Saturday, September 29, 2007

Lobby horses

When we at the awards recently (have I mentioned that?) we were give a conducted tour of the two Houses, which are connected by the lobby. This is where you can go an grab your MP and get a word in.

Hence, I guess, the origins of the word 'lobby'. Like most things it seems to have moved on a bit and, like most things, I have mixed feelings.

Nobody can be denied the right to speak their piece and, I guess, if those with a bit more wonga can drum up a few more to express then I guess that's democracy in a capitalist society.

Where I am erring on being put offside is when this has all turned into an industry and money, in some form or other (from withdrawal of support for, say, jobs in a community to unmarked tenners in a brown envelope) is used to effect some influence on a voting pattern.

Of course I'm sop naive to see how this can happen, does happen and is very difficult to police.

So I cranked the old eyebrow on getting this (no link that I could see):


Green Party Principal Speaker Dr. Derek Wall today questioned how
'green' the Tory Party can be given their links to big business,
especially the oil lobby, after it was revealed that the UK Petroleum
Industry are sponsoring a 'Tory Green Initiative' event at the
upcoming Tory conference. (1)

Dr Wall said: "Crucial to any real action on climate change are
polices that will reduce our reliance on fossil based fuels, and so
curb our emissions.

"But this is at odds with the needs of the oil lobby, who rely on our
addiction to oil to keep their profits booming.

"If the government got serious about tackling climate change,
companies like Shell would see a stark drop in their profits.

"How can the Tory party be expected to understand, or even agree with
that premise when they are hob-nobbing with organisations like the UK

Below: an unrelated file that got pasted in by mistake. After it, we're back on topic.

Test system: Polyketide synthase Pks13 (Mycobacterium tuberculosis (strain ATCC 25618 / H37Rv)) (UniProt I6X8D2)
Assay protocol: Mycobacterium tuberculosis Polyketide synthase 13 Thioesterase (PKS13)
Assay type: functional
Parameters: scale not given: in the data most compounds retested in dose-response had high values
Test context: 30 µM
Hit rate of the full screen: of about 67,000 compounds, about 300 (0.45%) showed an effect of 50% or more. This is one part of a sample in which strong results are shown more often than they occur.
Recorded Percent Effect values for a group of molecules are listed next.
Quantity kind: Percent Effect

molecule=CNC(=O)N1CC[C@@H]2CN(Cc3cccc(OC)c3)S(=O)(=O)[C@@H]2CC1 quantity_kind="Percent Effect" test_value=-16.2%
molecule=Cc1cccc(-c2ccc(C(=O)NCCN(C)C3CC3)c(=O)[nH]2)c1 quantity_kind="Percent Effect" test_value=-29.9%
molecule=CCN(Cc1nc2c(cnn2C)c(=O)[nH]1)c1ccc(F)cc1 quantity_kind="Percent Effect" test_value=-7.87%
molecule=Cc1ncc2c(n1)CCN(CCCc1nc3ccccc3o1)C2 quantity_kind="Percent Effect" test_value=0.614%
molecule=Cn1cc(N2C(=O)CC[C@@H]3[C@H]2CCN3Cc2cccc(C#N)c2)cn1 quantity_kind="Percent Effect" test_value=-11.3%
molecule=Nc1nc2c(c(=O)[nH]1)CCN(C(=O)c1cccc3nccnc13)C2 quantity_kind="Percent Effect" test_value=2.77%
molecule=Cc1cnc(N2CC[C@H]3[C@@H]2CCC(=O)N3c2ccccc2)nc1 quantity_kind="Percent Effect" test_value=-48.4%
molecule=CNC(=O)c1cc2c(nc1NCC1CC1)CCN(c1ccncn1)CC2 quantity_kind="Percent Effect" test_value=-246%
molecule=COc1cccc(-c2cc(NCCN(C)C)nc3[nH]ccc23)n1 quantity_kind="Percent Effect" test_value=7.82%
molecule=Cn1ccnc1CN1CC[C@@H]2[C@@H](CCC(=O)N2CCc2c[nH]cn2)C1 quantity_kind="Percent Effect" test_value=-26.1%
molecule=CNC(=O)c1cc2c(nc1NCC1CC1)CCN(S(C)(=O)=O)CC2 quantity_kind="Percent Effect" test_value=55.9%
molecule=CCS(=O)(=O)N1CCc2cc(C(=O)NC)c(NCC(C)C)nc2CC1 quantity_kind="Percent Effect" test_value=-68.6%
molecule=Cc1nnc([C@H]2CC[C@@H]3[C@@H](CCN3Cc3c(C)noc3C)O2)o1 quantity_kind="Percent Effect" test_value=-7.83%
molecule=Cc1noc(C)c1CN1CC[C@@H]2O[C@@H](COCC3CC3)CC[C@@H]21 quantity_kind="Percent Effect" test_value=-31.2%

Petroleum Industry at their conference?

"UK PIA are sponsoring the Tory Green Initiative dinner at their
forthcoming conference. Chris Hunt, the CEO of PIA will speak
alongside John Gummer, Chairman of the recent Tory Quality of Life
report. (1)

"This comes as no surprise, the Tories have long been the party of
big business,with a soft spot for fossil fuels. Alan Duncan, Shadow
Secretary of State for Business, Enterprise and Regulatory Reform,
worked as a trader of oil and refined products with Shell.

"But it isn't just the Tories whose ability to make policies that
focus on tackling climate change is compromised, the Lib Dems are
also finding it hard going.

"Deputy Leader Vince Cable used to be Chief Economist for the oil
company Shell!"

(1) Please see

Now the thing is, in trying to be objective, I could point out that the Guardian Climate Change Summit was in fact sponsored mainly by Shell. On the one hand yes, you could say at least they were trying to make an effort, or on the other it was just a bit of greenwashing. Thing is, they got slaughtered on the day, so I think we could perhaps allow folk the opportunity to make their own minds up on a sponsor's motives so long as the agenda stays clear and open. Hob-nobbing is fine. Nobbling is not. To deny the former is a silly step too far, and in any case would only encourage the latter to happen behind much darker doors.

Equally, tackling the player and not the ball is also counter-productive. OK, Mr. Cable used to be employed by Shell. Maybe he has 'links'; maybe he does not. It would surely be better to judge him on his actions as a Lib Dem pol than allude to old allegiances in such a vague way.